We Could: The Songwriting Artistry of Boudleaux and Felice Bryant
During their distinguished careers, Country Music Hall of Fame members Boudleaux and Felice Bryant composed more than 6,000 songs, and more than 900 were recorded by artists working across genres. Among their many hits: “Bye Bye Love,” “Wake Up Little Susie,” “Country Boy,” and "Rocky Top."
Museum Members get in free!Adult $25.95 | Youth (6-12) $15.95
Open September 27, 2019 - August 2, 2020
The Country Music Hall of Fame and Museum tells the story of Nashville’s first full-time professional songwriters in the exhibition We Could: The Songwriting Artistry of Boudleaux and Felice Bryant. Filled with artifacts and details that span from childhood through their major musical successes, the exhibition illuminates the Bryants' personal and professional lives, including their groundbreaking music-industry moves and remarkable love story.
Boudleaux and Felice Bryant's HistoryDuring their distinguished careers, the Bryants sold over half a billion records by one estimate, received 59 BMI awards and composed more than 6,000 songs, of which over 900 were recorded, by artists working in many different musical genres, including country, rock & roll, pop and R&B. Among the Bryants’ hits were the Everly Brothers’ “Bye Bye Love,” “Wake Up Little Susie” and “All I Have to Do Is Dream.” Additionally, their works include Little Jimmy Dickens’ “Country Boy,” Jim Reeves’ “Blue Boy” and Roy Orbison’s “Love Hurts,” which later became an international hit for the rock group Nazareth. The Bryants also wrote “Rocky Top,” a bluegrass standard named one of Tennessee’s state songs and a favorite at University of Tennessee sporting events.A love of music and a chance meeting at a Milwaukee hotel brought the Bryants together. They were married in September 1945 and began singing together throughout the Midwest and Georgia. During this time, they began writing songs. One of those songs was “Country Boy,” which they shared with singer Rome Johnson, who sent it to music publisher Fred Rose. Rose placed the song with Grand Ole Opry star Jimmy Dickens, who made it a #7 hit in 1949. Rose became the Bryants’ mentor, encouraged them to move to Nashville, and helped the couple assemble an impressive catalog of hits in the coming years.The Bryants were more than successful songwriters. They also established an influential benchmark for songwriters when, in 1957, they negotiated a 10-year deal with music publisher Acuff-Rose that returned to the Bryants all publishing rights for their songs at the end of the agreement— the first of its kind in Nashville. During this time, the Bryants began writing for Acuff-Rose client the Everly Brothers. The Everly Brothers recorded 29 Bryant songs, including “Bye Bye Love,” “Wake Up Little Susie,” “All I Have to Do Is Dream,” “Bird Dog” and “Devoted to You.”In 1967, in accordance with their contract, the Bryants began reclaiming domestic copyrights for the songs they wrote for Acuff-Rose and moved the titles to their House of Bryant publishing company. Today, House of Bryant, owned by the Bryants’ sons, Dane and Del, continues to thrive.Boudleaux and Felice Bryant were elected to the Nashville Songwriters Hall of Fame in 1972; the National Academy of Popular Music’s Songwriters Hall of Fame in 1986; and the Country Music Hall of Fame in 1991.Boudleaux and Felice Bryant Exhibition HighlightsItems featured in We Could: The Songwriting Artistry of Boudleaux and Felice Bryant include handwritten lyrics, music and personal artifacts. Some highlights:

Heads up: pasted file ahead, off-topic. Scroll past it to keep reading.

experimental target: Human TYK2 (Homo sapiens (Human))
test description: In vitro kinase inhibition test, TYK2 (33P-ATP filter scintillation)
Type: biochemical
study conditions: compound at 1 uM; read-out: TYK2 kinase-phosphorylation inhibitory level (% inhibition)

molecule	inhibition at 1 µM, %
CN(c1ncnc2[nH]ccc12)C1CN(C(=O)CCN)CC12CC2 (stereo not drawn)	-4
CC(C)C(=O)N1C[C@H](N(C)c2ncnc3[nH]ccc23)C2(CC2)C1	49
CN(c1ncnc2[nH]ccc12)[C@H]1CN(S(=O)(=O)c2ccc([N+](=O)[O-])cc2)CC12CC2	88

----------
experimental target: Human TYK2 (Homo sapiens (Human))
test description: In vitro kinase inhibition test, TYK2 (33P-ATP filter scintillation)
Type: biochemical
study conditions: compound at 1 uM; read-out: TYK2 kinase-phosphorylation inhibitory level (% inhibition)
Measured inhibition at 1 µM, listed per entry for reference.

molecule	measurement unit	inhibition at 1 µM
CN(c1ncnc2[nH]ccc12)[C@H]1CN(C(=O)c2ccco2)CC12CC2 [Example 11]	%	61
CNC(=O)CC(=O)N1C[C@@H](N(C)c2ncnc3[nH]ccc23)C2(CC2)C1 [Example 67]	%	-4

- Complete collection of bound ledgers containing the Bryants’ original, handwritten lyrics and music for most of their songs, including “Bye Bye Love,” “Out Behind The Barn,” “Love Hurts,” “Come Live With Me,” “Rocky Top” and other classics
- Violin used by Boudleaux Bryant when he was a young professional musician
- Felice Bryant’s childhood prayer book, with a handwritten inscription noting her First Holy Communion at Wisconsin’s St. Casimir Church in 1937
- Felice Bryant’s handwritten recipe for her renowned pasta sauce
- The 1961 Martin 0-16NY guitar used by Boudleaux Bryant to write "Rocky Top"
- Wollensak 3M T-1500 reel-to-reel tape recorder, built in the 1950s and used by the Bryants to record song ideas and home demos
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